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The Difference Between Leaders and Politicians

September 18, 2013

Leaders lead.  And then there’s President Obama.

In his reaction to Syria’s use of chemical weapons, President Obama has demonstrated what the oxymoron “leading from behind” truly means.  It means not leading at all.

When France shows greater resolve and a tougher response than the United States in standing up to the world’s bullies, you know we’re in trouble.

President Obama is not a leader.  He is a politician.  There’s a big difference between the two …

Rolling Stone’s Dilemma: Who’s Next?

August 12, 2013

“We got all the friends that money can buy
So we never have to be alone
And we keep gettin' richer but we can't get our picture
On the cover of the Rollin' Stone.”

                                 Shel Silverstein

It was never about taste.

To survive, Rolling Stone needs to sell magazines.  And by featuring pretty boy terrorist Dzhokhar Tsarnaev on its cover, Rolling Stone sold magazines.  In fact, news stand sales were double what they usually are.

Trying to boost sales seems like such a capitalist thing – counter-countercultural – but Rolling Stone lost its countercultural cred many years ago.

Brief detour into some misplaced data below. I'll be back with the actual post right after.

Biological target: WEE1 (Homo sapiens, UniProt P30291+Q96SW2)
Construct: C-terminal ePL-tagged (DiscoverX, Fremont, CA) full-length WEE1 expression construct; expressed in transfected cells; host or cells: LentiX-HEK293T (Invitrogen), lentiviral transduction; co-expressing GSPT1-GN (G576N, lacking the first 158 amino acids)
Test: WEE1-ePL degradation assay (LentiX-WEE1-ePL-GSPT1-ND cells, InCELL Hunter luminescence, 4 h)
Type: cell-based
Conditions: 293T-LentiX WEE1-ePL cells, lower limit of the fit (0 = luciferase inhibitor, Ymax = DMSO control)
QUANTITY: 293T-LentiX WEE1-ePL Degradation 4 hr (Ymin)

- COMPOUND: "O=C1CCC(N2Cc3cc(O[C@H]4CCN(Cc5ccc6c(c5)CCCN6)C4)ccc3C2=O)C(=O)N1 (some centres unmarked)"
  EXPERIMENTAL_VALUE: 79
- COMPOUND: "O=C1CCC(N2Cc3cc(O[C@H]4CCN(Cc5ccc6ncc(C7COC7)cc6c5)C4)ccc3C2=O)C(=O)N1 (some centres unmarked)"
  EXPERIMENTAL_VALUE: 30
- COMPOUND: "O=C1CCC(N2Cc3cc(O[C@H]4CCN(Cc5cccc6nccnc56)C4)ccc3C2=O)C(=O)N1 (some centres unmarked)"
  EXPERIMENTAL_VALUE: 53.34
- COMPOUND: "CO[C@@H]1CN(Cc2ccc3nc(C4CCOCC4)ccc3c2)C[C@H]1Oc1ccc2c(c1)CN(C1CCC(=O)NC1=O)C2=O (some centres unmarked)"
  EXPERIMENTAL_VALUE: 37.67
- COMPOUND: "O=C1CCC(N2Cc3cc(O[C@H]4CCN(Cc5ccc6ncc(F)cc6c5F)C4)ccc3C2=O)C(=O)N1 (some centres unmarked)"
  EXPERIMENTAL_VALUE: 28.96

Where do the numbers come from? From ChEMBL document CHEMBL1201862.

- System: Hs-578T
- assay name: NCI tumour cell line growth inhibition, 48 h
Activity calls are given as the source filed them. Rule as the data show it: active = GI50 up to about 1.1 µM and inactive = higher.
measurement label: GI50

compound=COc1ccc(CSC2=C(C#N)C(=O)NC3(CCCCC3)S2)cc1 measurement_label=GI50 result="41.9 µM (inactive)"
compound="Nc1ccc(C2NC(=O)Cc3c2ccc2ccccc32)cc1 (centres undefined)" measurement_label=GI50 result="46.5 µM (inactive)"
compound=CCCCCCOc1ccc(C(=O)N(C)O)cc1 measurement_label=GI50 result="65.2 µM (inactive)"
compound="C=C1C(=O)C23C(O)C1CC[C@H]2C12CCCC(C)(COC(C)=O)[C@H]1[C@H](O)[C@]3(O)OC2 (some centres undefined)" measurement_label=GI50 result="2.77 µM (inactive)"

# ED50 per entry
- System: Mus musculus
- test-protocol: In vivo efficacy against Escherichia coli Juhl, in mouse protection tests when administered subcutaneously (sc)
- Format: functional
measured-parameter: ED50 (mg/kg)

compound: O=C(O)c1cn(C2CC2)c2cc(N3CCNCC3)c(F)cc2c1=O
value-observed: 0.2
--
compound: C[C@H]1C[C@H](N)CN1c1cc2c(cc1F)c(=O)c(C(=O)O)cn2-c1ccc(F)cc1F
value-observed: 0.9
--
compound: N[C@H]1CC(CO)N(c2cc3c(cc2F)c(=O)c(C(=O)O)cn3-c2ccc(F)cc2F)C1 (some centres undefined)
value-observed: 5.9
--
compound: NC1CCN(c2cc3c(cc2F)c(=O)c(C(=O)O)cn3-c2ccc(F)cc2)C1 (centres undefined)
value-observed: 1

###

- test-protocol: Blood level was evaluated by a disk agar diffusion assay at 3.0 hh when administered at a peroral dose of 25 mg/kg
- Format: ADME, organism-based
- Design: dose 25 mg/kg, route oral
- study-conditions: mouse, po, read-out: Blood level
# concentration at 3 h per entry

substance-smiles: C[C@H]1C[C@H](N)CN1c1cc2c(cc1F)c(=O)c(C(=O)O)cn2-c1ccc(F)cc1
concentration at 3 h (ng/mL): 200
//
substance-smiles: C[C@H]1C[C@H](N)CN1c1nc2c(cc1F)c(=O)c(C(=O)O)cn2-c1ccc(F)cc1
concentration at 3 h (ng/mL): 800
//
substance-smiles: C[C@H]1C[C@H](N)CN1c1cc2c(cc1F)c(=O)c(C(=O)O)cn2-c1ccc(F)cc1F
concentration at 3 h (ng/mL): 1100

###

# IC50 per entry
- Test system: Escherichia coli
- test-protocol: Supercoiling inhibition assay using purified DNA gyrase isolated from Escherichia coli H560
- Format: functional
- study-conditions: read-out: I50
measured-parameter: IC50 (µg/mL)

True, running a flattering photo of a terrorist on the cover was in poor taste.  But this is a publication that has run Boy George on its cover.  It’s not about taste.

Follow My Lead (or Lede)

August 7, 2013

Use your three seconds wisely.

That’s about as much time as you have to capture a reader’s attention, so don’t waste it with meaningless fluff, clichés or meandering prose.  Make every word count.

The lead paragraph (or lede, as the old-school journalists would call it) of whatever you’re writing needs to convince readers immediately that it is worth their time to press on and continue reading.  A boring beginning will result in a quick end.

Baseball Needs More Performance Enhancement

July 24, 2013

What’s wrong with major league baseball?  It seems that practically every day there’s a new PED scandal.  PEDs are “performance-enhancing drugs,” for those who haven’t been paying attention.

But what’s the big deal?  Baseball is the most boring professional sport in existence (unless you consider golf a professional sport).  With 162 games a year and each game lasting about nine hours or so, baseball could use some entertainment enhancing drugs (EEDs).

The First Black President? Not Really.

July 23, 2013